At no time did I hear any student chant anything other than the school spirit chants. I did not witness or hear any students chant “build that wall” or anything hateful or racist at any time. Assertions to the contrary are simply false. Our chants were loud because we wanted to drown out the hateful comments that were being shouted at us by the protestors.
After a few minutes of chanting, the Native American protestors, who I hadn’t previously noticed, approached our group. The Native American protestors had drums and were accompanied by at least one person with a camera.
The protestor everyone has seen in the video began playing his drum as he waded into the crowd, which parted for him. I did not see anyone try to block his path. He locked eyes with me and approached me, coming within inches of my face. He played his drum the entire time he was in my face.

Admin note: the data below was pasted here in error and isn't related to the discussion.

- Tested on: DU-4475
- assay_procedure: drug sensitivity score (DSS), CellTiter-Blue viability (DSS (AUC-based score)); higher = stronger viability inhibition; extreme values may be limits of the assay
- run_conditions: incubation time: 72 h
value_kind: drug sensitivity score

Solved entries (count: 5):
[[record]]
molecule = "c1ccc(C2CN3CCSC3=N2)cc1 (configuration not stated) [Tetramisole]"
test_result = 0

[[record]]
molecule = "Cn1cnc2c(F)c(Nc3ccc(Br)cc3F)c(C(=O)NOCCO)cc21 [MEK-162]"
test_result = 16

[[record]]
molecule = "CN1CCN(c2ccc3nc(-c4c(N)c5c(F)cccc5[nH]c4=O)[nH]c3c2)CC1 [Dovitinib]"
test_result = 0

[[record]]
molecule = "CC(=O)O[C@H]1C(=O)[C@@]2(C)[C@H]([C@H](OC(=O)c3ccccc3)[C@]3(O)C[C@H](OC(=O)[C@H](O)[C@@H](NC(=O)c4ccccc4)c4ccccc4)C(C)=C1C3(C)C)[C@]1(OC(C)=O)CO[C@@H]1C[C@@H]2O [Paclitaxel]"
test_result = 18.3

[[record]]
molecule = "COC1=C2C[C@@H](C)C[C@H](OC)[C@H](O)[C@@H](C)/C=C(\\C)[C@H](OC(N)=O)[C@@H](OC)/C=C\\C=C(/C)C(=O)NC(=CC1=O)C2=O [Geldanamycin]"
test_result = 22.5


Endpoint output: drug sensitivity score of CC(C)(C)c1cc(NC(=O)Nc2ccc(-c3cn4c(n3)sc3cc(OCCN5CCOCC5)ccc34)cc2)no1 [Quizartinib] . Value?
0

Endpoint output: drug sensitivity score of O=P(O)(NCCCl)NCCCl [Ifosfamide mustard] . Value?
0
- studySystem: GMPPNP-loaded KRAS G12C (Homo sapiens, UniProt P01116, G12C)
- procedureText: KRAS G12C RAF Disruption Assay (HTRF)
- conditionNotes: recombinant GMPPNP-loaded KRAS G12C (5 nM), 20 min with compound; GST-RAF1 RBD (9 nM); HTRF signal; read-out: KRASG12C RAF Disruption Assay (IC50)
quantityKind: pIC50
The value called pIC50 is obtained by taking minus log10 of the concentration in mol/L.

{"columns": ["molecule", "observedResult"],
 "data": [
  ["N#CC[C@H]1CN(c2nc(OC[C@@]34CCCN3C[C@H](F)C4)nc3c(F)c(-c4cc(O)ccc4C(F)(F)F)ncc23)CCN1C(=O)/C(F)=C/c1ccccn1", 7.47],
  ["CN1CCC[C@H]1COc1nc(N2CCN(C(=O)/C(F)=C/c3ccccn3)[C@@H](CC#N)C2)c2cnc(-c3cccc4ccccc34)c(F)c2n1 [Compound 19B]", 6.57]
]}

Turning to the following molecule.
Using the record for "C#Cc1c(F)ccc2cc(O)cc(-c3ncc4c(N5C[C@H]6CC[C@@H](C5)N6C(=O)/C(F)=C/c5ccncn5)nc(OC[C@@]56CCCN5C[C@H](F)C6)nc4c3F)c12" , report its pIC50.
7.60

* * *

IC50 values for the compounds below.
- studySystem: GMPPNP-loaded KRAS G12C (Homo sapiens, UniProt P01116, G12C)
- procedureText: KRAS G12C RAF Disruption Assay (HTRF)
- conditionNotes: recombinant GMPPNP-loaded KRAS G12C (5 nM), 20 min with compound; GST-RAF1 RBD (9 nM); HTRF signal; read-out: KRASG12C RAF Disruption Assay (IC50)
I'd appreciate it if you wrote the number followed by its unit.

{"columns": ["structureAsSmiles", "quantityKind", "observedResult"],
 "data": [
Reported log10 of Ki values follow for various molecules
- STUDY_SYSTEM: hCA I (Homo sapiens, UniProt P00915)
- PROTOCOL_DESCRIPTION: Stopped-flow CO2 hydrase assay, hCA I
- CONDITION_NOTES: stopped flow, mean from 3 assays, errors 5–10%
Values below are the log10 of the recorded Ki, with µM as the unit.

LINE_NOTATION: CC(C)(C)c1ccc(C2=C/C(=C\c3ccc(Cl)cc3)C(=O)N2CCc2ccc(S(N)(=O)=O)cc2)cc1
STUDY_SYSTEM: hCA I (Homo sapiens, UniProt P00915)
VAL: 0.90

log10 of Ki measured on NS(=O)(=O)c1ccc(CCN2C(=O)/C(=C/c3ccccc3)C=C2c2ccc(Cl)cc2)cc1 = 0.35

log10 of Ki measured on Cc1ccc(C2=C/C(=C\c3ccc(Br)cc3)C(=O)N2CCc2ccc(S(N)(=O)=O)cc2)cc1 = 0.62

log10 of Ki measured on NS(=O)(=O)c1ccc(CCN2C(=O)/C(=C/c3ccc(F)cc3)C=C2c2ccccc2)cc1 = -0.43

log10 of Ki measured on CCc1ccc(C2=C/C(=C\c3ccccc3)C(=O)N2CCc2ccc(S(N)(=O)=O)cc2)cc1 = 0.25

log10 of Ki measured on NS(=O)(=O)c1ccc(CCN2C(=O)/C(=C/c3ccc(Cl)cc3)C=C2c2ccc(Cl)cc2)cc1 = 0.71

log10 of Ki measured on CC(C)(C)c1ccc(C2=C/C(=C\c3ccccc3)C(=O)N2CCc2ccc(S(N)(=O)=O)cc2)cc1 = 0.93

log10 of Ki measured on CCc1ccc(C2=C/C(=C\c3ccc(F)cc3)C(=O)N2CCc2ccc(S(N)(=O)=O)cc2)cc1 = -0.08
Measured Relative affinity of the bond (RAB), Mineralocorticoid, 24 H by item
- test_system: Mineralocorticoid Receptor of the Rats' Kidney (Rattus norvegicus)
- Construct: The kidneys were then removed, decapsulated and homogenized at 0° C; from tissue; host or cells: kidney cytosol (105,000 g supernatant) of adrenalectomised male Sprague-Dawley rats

I never interacted with this protestor. I did not speak to him. I did not make any hand gestures or other aggressive moves. To be honest, I was startled and confused as to why he had approached me. We had already been yelled at by another group of protestors, and when the second group approached I was worried that a situation was getting out of control where adults were attempting to provoke teenagers.
I believed that by remaining motionless and calm, I was helping to diffuse the situation. I realized everyone had cameras and that perhaps a group of adults was trying to provoke a group of teenagers into a larger conflict. I said a silent prayer that the situation would not get out of hand.
During the period of the drumming, a member of the protestor’s entourage began yelling at a fellow student that we “stole our land” and that we should “go back to Europe.” I heard one of my fellow students begin to respond. I motioned to my classmate and tried to get him to stop engaging with the protestor, as I was still in the mindset that we needed to calm down tensions.